To optimize the properties of the model, the amount of binder applied per unit area can be adjusted to match both the specific powder type being used and the geometry of the model. Nominally (saturation=1), the printhead applies approximately 1.8 mg/cm2 of binder solution when printing a solid area. The application rate can be reduced below this level (saturation<1) while maintaining the same area scan rate by omitting some portion of the pixels printed. To print at a higher than nominal application rate (saturation>1) the area scan rate can be reduced while maintaining the same flow from the printhead. This can be accomplished by scaling up the bitmap image in the fast scan direction while simultaneously slowing down the fast axis motor proportionately. To obtain a saturation of 1.5, for example, a 180×180 pixel area would be scaled up to 180×270 pixels, and the fast axis velocity would be reduced from 90 cm/sec to 60 cm/sec. Through such a variable saturation technique, the strength of the part can be optimized.
For example, a part can be formed having a strong truss or egg-crate structure in the interior of the part. The remainder of interior can remain as loose powder.
Color ink jet print heads can be incorporated in the binder cartridge, thereby providing the capability of printing a wide range of colors or ink. Because the system uses these heads to deposit liquid binder, they can be used to deposit a color binder as the material which causes the porous material to bind. In particular, the powder material is white or colorless and can absorb the ink to color the powder. As a result, an embodiment of the invention can build three-dimensional parts which are in color, the color varying throughout the part.
For example, a product designer can produce models of products with various color schemes and decorations already applied to the surface. Such coloring is currently done painstakingly by hand. In addition, a surgeon can prepare for an operation by dissecting a 3-D color-printed model of a patient's body part to become familiar with the three-dimensional arrangement of organs, tumors, blood vessels, etc. Data for the model can be obtained from a Computed Tomography (CT) or Magnetic Resonator Imaging (MRI) scan.
Software can adjust the color ink to use only on the outer edges of each layer, which is the only part ultimately visible to the user after the build is complete. In such a case, a mono-colored binder (e.g., black) is used on the inside of part which is not visible to the user. This conserves color binder which can be more expensive and more cumbersome for the user to obtain for refill. In addition, mono-colored binder may have superior properties and thus make for a stronger core in the parts.
A certain quantity of liquid binder can be deposited into a given volume of powder to produce a well-formed part. Too much binder can result in the binder migrating beyond the intended area of the part. This effect is customarily called “bleeding.” Quantities of binder below this certain amount, however, produce progressively weaker parts. It is desirable to use an optimal quantity of binder independent of amount of color. One method for producing parts with controlled variations in color is as follows.
The printer prints onto white powder and has two sets of nozzles. One set of nozzles deposits a black binder, the other set of nozzles deposits white binder, which should be understood to be colorless or clear binder. At each location in the part being built, the two types of binder are deposited in a ratio to produce the shade of gray, white, or black desired in that region of part. All regions of the part thus receive the optimal total amount of binder needed to produce a strong part. Such a technique, however, implies binder jet heads which can produce controlled size droplets.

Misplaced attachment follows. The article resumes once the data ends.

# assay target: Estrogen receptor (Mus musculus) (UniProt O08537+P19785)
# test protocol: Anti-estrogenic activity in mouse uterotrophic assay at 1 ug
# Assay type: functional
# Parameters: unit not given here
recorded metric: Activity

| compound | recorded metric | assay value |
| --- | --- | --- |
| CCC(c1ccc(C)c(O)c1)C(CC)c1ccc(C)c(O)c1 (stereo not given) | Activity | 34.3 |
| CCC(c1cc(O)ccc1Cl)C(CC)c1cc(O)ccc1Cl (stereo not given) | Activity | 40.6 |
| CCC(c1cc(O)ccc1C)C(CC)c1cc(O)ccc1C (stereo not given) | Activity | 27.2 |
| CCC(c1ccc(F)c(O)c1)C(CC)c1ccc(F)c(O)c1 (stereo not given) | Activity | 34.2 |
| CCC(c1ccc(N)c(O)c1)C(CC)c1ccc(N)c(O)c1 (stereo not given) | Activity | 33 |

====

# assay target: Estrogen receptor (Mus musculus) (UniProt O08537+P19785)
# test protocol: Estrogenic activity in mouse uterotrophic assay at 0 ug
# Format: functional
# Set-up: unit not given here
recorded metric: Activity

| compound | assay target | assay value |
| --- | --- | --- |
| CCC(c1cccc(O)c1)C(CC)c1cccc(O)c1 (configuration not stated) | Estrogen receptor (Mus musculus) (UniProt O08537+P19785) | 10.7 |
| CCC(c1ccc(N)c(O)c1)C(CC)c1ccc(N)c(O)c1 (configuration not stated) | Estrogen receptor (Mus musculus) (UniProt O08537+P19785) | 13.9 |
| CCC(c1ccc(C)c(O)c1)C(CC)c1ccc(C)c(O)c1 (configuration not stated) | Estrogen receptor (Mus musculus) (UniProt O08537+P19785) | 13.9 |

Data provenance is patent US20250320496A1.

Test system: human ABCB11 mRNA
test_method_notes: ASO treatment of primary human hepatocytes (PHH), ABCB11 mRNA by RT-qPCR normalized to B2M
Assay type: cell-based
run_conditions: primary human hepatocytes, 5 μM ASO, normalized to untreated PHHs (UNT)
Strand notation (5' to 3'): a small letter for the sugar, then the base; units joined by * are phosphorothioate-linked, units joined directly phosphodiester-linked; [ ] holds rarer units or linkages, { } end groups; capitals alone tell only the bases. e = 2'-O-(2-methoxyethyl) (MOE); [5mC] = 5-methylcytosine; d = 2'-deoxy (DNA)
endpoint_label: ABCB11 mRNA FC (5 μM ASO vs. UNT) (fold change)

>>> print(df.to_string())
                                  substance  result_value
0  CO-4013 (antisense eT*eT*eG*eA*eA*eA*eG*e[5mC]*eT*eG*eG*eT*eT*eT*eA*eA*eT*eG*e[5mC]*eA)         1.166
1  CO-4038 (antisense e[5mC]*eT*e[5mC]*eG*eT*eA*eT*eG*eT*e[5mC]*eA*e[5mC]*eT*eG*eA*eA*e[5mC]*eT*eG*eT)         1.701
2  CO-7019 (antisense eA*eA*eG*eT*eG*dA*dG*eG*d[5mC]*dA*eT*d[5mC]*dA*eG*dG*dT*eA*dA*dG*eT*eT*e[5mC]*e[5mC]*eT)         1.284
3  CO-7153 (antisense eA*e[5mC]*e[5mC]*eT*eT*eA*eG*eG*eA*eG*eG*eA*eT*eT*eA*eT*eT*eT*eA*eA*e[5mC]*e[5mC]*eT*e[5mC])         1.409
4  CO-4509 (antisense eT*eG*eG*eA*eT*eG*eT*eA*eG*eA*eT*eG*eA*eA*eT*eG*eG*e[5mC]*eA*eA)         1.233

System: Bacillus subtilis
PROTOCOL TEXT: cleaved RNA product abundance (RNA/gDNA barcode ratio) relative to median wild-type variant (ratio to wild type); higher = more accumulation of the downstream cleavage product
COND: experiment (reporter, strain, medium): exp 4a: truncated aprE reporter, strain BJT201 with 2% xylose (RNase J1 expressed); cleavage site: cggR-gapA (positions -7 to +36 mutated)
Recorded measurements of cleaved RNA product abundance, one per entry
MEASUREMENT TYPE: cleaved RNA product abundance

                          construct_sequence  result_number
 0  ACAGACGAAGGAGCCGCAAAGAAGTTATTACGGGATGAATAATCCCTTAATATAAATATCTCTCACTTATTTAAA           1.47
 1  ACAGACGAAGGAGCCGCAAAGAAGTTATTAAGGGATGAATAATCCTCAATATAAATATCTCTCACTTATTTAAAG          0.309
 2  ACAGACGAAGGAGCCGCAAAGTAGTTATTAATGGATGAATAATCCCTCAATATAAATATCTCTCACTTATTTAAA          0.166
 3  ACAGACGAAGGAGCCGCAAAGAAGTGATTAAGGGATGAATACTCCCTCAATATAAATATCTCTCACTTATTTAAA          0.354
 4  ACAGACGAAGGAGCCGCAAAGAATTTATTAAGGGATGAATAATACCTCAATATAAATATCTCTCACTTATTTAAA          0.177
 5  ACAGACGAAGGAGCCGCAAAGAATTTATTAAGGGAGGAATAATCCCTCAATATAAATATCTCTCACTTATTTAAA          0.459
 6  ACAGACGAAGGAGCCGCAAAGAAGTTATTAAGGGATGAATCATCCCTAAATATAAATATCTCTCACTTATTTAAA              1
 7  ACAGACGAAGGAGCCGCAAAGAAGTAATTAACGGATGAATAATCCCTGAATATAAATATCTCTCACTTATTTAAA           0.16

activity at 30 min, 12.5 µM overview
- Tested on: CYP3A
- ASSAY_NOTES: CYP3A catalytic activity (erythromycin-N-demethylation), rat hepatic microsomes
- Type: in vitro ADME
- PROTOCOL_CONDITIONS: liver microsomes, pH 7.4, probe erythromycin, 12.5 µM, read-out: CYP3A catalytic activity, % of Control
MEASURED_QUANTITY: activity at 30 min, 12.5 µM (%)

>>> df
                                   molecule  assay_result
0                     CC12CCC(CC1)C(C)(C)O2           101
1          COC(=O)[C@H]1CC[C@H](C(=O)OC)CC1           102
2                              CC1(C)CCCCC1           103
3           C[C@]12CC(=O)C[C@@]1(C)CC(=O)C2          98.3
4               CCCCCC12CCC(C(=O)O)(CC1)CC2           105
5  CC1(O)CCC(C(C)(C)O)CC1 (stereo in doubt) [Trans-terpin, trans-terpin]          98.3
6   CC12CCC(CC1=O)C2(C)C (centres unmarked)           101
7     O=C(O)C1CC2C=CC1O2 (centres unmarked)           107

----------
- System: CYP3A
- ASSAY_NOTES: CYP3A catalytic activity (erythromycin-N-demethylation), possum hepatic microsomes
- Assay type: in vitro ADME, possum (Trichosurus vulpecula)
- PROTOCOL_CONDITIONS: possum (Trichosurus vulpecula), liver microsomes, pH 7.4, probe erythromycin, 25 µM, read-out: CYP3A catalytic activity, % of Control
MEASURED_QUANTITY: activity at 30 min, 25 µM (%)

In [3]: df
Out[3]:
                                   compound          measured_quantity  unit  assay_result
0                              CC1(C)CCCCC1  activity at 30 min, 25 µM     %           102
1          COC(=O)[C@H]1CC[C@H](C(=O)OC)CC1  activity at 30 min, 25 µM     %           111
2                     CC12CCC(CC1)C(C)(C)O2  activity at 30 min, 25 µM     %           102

Although an ink jet print head could be chosen to produce droplets of a controlled range of sizes, most heads work best if they are used to produce droplets of one size only. Thus, if the droplets are distributed uniformly across the layer, each location of the parts cross section is hit by either a black droplet or a clear droplet. These droplets can be distributed in such a manner that when viewed from a sufficient distance a gray is perceived, but when magnified, it is seen as a pattern of dots. Schemes for doing this are known as dithering and halftoning. Traditional methods of dithering and halftoning can be used on each layer to determine where to place the droplets of each binder. Algorithms also exist for dithering and halftoning techniques to determine the optimal placement of droplets that fall on what will be the surface of the finished part.
By adding additional nozzles that deposit other colors of binder, the above schemes can be extended to produce full-color parts.
A problem arises when the quantity of colored binder needed to produce a well-colored part is greater than that needed to produce a well-formed part. In that case a compromise must be made, either in the coloring or among bleeding. If the pigmented liquids do not function as a binder, it is possible to deposit much larger quantities without affecting mechanical properties of the part.
In an ideal world, there are inks of three primary additive colors: cyan, magenta and yellow. Mixing the three primary colors in equal quantities makes black. Mixing any two of equal quantities make the three secondary colors of purple, green and orange. By mixing different ratios of these inks and thinning to white, all possible colors can be made. Real inks, however, are slightly off in hue and vary in brightness. They, therefore, typically cannot be combined to obtain a pure black.